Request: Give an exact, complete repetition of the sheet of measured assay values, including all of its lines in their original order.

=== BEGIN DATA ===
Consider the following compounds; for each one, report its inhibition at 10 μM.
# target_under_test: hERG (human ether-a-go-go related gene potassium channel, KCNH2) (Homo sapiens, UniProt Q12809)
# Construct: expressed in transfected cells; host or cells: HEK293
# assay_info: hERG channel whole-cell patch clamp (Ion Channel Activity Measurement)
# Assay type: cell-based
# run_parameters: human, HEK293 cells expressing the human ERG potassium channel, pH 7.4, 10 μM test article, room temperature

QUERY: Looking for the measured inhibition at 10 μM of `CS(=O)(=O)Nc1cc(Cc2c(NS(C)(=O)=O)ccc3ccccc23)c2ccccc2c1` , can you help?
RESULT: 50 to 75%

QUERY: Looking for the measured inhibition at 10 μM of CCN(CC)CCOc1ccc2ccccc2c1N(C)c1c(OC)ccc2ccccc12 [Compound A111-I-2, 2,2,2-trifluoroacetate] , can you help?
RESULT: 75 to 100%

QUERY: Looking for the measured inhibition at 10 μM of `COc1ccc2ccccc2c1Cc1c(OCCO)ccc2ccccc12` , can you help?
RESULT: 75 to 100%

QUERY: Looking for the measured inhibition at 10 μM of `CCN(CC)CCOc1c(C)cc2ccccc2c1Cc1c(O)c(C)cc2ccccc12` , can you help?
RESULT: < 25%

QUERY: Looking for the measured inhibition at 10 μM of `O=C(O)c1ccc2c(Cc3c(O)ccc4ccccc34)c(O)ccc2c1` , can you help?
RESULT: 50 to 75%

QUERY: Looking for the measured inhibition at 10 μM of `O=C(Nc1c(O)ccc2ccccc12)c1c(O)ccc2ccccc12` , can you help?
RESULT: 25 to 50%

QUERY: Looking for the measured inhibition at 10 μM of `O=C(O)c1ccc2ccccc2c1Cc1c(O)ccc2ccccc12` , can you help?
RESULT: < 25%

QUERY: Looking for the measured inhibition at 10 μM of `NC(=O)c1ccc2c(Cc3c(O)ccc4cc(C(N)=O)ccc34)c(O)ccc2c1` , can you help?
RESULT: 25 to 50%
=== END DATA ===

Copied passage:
Consider the following compounds; for each one, report its inhibition at 10 μM.
# target_under_test: hERG (human ether-a-go-go related gene potassium channel, KCNH2) (Homo sapiens, UniProt Q12809)
# Construct: expressed in transfected cells; host or cells: HEK293
# assay_info: hERG channel whole-cell patch clamp (Ion Channel Activity Measurement)
# Assay type: cell-based
# run_parameters: human, HEK293 cells expressing the human ERG potassium channel, pH 7.4, 10 μM test article, room temperature

QUERY: Looking for the measured inhibition at 10 μM of `CS(=O)(=O)Nc1cc(Cc2c(NS(C)(=O)=O)ccc3ccccc23)c2ccccc2c1` , can you help?
RESULT: 50 to 75%

QUERY: Looking for the measured inhibition at 10 μM of CCN(CC)CCOc1ccc2ccccc2c1N(C)c1c(OC)ccc2ccccc12 [Compound A111-I-2, 2,2,2-trifluoroacetate] , can you help?
RESULT: 75 to 100%

QUERY: Looking for the measured inhibition at 10 μM of `COc1ccc2ccccc2c1Cc1c(OCCO)ccc2ccccc12` , can you help?
RESULT: 75 to 100%

QUERY: Looking for the measured inhibition at 10 μM of `CCN(CC)CCOc1c(C)cc2ccccc2c1Cc1c(O)c(C)cc2ccccc12` , can you help?
RESULT: < 25%

QUERY: Looking for the measured inhibition at 10 μM of `O=C(O)c1ccc2c(Cc3c(O)ccc4ccccc34)c(O)ccc2c1` , can you help?
RESULT: 50 to 75%

QUERY: Looking for the measured inhibition at 10 μM of `O=C(Nc1c(O)ccc2ccccc12)c1c(O)ccc2ccccc12` , can you help?
RESULT: 25 to 50%

QUERY: Looking for the measured inhibition at 10 μM of `O=C(O)c1ccc2ccccc2c1Cc1c(O)ccc2ccccc12` , can you help?
RESULT: < 25%

QUERY: Looking for the measured inhibition at 10 μM of `NC(=O)c1ccc2c(Cc3c(O)ccc4cc(C(N)=O)ccc34)c(O)ccc2c1` , can you help?
RESULT: 25 to 50%